Rosemount University School of Nursing has offered baccalaureate and masters programs in nursing for 40 years. Most faculty have kept abreast of current curriculum paradigms and teaching-learning methods in order to deliver the “best” nursing program to qualified students. Faculty development through attendance at occasional in-house meetings or attendance at local, national, or international conferences has been considered important to most of the faculty. However, an ongoing faculty development program was not implemented due to resistance from a few “senior” faculty members. Faculty Support and Development in Curriculum Development.
Recently, Dr. Angela Fabatini, director of the school, attended a national meeting of baccalaureate nursing program deans and directors. One recommendation, among many others developed by the group, was that faculty development include activities intended to facilitate participation in curriculum development.
On returning from the conference, Dr. Fabatini called a faculty meeting. A review of faculty development activities was undertaken. The results revealed a fragmented approach to faculty development, sporadic faculty attendance, and very little attention to the specifics of the curriculum process. Inexperienced faculty members wanted an ongoing faculty development program to assist them in revising the present baccalaureate-nursing program. Two “senior” experienced faculty members voiced their resistance to this activity, claiming that the past practice of ad hoc meetings was satisfactory and that there was no necessity for change, since the program is accredited. Faculty Support and Development in Curriculum Development.
1. What are the strengths and limitations in the present faculty development system?
2. What strategies might be instituted to encourage participation in faculty development?
3. When agreement is reached to undertake faculty development for curriculum change, what would be the goals of this activity? What development activities could be instituted?
4. What responses might be appropriate for those faculty members resisting change?
5. If the Rosemount University faculty decide to proceed with curriculum development, which change theory would be useful, and how could it be used?
N 584 Module 2: Faculty Support and Development in Curriculum Development
Faculty Support and Development in Curriculum Development
Module 2 provides insight into considerations that must precede a decision to undertake curriculum development and that can lead to faculty support for the idea of curriculum development. Faculty readiness needs to be assessed when creating a completely reconceptualized curriculum or revising an existing one. Since faculty members have the main responsibility for curriculum development, their support is essential. This module also addresses ideas about faculty development, which is core to the curriculum development process. Faculty Support and Development in Curriculum Development.
The amount of time required to complete assignments in this module is approximately 17 to 20 hours.
After completing this module, students should be able to:
Analyze factors and influences that precipitate curriculum development or revision
Propose strategies to gain faculty support for curriculum development
Assess faculty readiness for curriculum development or revision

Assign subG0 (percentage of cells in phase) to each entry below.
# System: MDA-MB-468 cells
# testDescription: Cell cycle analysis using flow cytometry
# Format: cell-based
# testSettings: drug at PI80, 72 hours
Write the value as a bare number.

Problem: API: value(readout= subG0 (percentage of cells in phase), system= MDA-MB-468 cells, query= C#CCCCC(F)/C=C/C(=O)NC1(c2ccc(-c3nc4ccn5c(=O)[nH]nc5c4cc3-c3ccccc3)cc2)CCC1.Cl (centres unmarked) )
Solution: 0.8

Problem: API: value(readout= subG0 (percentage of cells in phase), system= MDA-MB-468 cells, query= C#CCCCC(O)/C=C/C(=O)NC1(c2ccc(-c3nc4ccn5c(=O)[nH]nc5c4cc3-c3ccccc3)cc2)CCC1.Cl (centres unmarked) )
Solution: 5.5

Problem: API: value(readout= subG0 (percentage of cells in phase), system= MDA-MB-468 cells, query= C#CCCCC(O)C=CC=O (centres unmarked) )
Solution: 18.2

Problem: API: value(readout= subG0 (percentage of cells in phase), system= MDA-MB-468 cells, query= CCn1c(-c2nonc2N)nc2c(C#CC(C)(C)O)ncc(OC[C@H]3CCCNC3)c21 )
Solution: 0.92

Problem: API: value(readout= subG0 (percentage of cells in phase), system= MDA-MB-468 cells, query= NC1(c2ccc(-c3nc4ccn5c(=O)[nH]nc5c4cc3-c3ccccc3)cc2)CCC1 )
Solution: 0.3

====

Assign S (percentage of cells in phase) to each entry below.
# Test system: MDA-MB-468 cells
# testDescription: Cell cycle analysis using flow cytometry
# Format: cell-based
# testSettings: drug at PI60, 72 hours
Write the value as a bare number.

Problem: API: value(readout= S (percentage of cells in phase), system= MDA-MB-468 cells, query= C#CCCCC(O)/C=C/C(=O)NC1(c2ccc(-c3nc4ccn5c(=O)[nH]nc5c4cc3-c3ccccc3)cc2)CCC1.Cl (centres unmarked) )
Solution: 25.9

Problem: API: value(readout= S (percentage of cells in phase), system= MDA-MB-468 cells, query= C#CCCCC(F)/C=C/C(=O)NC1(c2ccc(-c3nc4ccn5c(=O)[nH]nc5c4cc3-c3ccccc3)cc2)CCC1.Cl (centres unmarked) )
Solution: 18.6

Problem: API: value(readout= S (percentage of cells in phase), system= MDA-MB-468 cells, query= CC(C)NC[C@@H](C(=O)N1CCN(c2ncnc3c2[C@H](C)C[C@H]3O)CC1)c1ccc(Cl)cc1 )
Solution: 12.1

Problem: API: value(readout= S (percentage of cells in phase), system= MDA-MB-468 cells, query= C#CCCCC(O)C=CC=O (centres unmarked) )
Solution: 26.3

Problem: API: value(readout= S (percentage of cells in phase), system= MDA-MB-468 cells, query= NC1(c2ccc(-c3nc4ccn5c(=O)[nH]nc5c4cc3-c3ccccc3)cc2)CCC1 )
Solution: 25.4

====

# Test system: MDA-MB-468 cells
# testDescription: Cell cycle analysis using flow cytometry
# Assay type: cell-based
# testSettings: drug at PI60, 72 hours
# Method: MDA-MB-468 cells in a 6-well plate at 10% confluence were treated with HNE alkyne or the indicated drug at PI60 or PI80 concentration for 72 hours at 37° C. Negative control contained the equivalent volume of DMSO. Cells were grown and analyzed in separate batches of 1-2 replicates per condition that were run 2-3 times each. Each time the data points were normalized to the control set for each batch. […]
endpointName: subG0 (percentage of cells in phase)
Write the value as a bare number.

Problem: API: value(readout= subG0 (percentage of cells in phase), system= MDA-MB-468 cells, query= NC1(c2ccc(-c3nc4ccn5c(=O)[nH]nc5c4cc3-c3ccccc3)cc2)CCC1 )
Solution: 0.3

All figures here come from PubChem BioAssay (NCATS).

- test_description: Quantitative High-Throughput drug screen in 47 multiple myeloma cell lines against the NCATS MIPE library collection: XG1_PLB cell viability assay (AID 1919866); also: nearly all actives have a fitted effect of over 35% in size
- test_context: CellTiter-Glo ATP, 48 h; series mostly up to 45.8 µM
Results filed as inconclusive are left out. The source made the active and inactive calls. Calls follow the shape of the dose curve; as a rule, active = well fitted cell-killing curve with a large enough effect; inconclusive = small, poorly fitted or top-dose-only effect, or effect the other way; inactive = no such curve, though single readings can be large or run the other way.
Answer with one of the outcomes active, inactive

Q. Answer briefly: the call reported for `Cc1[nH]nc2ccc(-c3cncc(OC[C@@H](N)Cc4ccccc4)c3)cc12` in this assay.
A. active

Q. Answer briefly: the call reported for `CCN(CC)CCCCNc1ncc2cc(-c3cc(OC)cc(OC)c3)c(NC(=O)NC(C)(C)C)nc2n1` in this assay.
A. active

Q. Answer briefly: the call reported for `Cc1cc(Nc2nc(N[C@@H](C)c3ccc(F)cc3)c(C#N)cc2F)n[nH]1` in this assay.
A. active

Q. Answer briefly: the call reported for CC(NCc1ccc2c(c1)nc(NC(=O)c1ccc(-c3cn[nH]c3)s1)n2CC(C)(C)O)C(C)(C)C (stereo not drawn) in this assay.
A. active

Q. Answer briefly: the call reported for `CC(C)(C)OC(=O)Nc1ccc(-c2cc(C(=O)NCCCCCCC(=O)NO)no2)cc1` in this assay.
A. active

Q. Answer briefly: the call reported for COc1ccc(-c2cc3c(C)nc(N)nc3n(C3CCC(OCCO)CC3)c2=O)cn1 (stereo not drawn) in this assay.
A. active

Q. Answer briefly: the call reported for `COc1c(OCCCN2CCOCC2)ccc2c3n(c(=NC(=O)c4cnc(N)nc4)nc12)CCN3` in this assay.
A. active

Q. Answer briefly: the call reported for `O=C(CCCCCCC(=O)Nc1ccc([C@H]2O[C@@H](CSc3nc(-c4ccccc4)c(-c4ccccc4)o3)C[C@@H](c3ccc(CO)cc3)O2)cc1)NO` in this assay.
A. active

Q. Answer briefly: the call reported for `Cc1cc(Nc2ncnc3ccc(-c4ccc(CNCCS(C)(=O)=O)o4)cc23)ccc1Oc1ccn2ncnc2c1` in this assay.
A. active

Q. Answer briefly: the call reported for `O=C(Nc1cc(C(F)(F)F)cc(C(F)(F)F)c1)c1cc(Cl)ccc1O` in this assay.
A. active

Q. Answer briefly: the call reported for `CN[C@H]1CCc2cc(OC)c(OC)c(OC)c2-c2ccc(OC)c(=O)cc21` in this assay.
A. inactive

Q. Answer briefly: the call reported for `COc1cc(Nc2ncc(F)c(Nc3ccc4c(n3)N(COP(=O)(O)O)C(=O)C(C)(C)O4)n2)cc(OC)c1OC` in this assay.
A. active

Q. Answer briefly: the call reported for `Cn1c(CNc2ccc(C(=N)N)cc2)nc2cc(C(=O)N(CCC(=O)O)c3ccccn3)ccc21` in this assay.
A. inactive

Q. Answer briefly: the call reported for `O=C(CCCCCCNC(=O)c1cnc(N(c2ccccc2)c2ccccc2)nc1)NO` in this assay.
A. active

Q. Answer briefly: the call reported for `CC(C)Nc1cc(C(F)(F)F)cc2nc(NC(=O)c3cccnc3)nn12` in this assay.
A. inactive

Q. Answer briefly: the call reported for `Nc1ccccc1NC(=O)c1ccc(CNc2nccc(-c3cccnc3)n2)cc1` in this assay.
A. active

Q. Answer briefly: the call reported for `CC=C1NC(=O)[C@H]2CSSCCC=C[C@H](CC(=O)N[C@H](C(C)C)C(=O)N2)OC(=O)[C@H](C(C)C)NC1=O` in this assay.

Justify the decision to proceed with or suspend the curriculum development process.
Apply knowledge of potential barriers to curricular innovations in obtaining approvals for innovative curricular redesign. Faculty Support and Development in Curriculum Development.
Develop strategies for responding to resistance to curriculum and faculty development
Evaluate the impact of regulatory and accreditation agencies in the development and evaluation of nursing curriculum.
Iwasiw, C., Goldenberg, D., & Andrusyszyn, M. (2009). Curriculum development in nursing education (2nd ed.). Boston: Jones & Bartlett. (Chapters 2 and 5)
Keating, S. B. (2011). Curriculum development and evaluation in nursing (2nd ed.). New York: Springer. (Chapter 2) Faculty Support and Development in Curriculum Development.
Chapter 2 (Iwasiw): Faculty Support for Curriculum Development
Chapter 5 (Iwasiw): Faculty Development for Curriculum Development and Change
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Faculty support for curriculum development is mandatory for the process to begin and for a successful outcome to be achieved. This is gained through open and thoughtful consideration of the reasons for curriculum development and honest attention to factors that could be limiting. Attention to the values of individuals and collective faculty; the extent of curriculum development that might be necessary; and the timeframe for the undertaking, will influence whether approval is gained. The impetus and decision to proceed must be thoughtfully reviewed, since curriculum development is intensive, extensive, and requires ongoing faculty dedication and involvement. Ongoing challenges of the increasing volume of information in nursing and health sciences, the trend toward developing interdisciplinary curricula, the faculty-student gap in today’s technologically savvy environment, and meeting the requirements of regulatory and accrediting agencies are all important issues to address in developing nursing curricula in the 21st century.
Although faculty development is inherent to curriculum development, ongoing and planned faculty growth and evolution are necessary to bring curriculum to fruition. In this module, attention was given to the meaning of, need for, and goals of faculty development, followed by a description of some useful faculty development activities. Change theories were presented, with application to faculty development specifically for curriculum development. Then strategies to support faculty during curriculum change, and ideas for responding to resistance to change were offered. Faculty Support and Development in Curriculum Development.